Artists against Italian fascism
As disaffection with established political parties grows, examining the rise and fall of fascism in Italy is not simply of distant historical interest. Corinna Lotz reviews Against Mussolini – Art and the Fall of a Dictator.
“Mussolini was the prototype dictator, a template for leaders from Hitler to Saddam Hussein, who led their people into unwanted and foolish wars,” says Stephen Gundle, who searched hidden archives far and wide to gather art works for an impressive show at London’s Estorick Gallery.
He believes that the condemnation of violence, war and dictatorship by the group of Italian artists brought together here is “worth carrying into our troubled times”.
Against Mussolini – Art and the Fall of a Dictator focuses on war time Italy and the decline of the Mussolini cult mainly through the eyes of Italian artists, but also postcards and caricatures in the international press.
There is a brave and mocking aspect as Mussolini’s pompous posturing is lampooned and undermined. We feel the edge of the humour more sharply when these are seen side by side with shocking images of the horrors of the fascist regime.
There are scenes of torture and suffering, but they are never gratuitous or just for effect. Rather they grow to have an exorcising function. Some will be familiar to students of history, such as Giles’ and David Low’s brilliant cartoons for the Daily Express and Evening Standard, including the hilarious Sad Tale of a Punctured Chin.
Others have not previously been exhibited, such as a group of charcoal drawings by Alberto Bazzoni, unearthed from an obscure drawer by Gundle. Bazzoni uses the brutish pseudo-heroic fascist style but drives home an anti-fascist message.
Gundle notes that a number of the artists, such as Mino Maccari, were initially keen fascists. But Maccari began to use his periodical Il Selvaggio (The Wild One) to voice criticisms of the regime. By the summer of 1943, he made the Dux - Mussolini series, a bizarre nightmarish depiction of the fallen dictator.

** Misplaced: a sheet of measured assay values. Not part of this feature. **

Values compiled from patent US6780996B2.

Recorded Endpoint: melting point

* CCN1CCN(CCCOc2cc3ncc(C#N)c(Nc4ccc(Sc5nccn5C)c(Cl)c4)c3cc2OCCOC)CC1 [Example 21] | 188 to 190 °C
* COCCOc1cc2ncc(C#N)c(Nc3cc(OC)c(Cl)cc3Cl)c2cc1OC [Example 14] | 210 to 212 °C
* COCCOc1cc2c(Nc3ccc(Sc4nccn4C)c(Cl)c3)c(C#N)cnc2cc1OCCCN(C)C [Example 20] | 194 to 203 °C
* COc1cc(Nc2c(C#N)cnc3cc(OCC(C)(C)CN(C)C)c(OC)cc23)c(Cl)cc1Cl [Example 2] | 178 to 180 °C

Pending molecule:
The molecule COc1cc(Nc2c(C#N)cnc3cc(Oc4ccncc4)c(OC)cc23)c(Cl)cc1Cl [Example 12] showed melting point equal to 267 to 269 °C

Painter Mario Mafai also underwent a transformation. From radiant views of Rome in the 1920s he moved to a tragic depiction of the eternal city. Mafai, like many contemporaries, was shocked by Mussolini’s demolition of the medieval borgo (neighbourhood) around St Peter’s in 1936-37 to make way for the monstrous “Via Trionfale”. His soft elegiac paintings called Demolitions mourned the loss of this old Rome.
Mafai joined the Corrente movement which initially supported the regime, but was shut down in 1940 as its members looked for an alternative to fascist culture. His Fantasie from between 1940 and 1943, as the curators write, “conjure up an apocalyptic view of contemporary Italy”. In their ferocity, they recall the German artist Max Beckmann. In their dream-like vision they refer to Goya’s Disasters of War. By 1945, Mafai was writing for the Italian Communist Party magazine, Rinascita.
Amongst the strongest images are Tono Zancanaro’s crazy Gibbo series. Clearly meant as a ridicule of Mussolini and his cronies, Gibbo is a ludicrously bloated, lascivious creature, weighed down by large and many-breasted females who loll about, teasing and dominating him. The series bring to the mind the mocking madness of Picasso’s “Dream and Lie of Franco” etchings. They have an outrageously decadent thrust, recalling both Aubrey Beardsley and images like Picasso’s Rape of Europa.
The work of Nicola Neonato, Vittorio Maghani and Renato Cenni, which appeared under pseudonyms in the newspaper Il Partigiano, depicts the wartime realities not only for the Partisan fighters but also captive Germans. Neri’s modest ink drawings on the flimsiest of papers have a direct authenticity and immediacy. There is a marked lack of triumphalism over the enemy or heroic idealisation of the partisans themselves. One can only imagine the harsh circumstances under which they were made.
Not since the Whitechapel Gallery mounted its pioneering Renato Guttuso show in 1996 have we had the chance to see such work by anti-fascist Italian artists, some of whom worked directly with the Partisan resistance movement. This is a historic show in more senses than one.
23 September 2010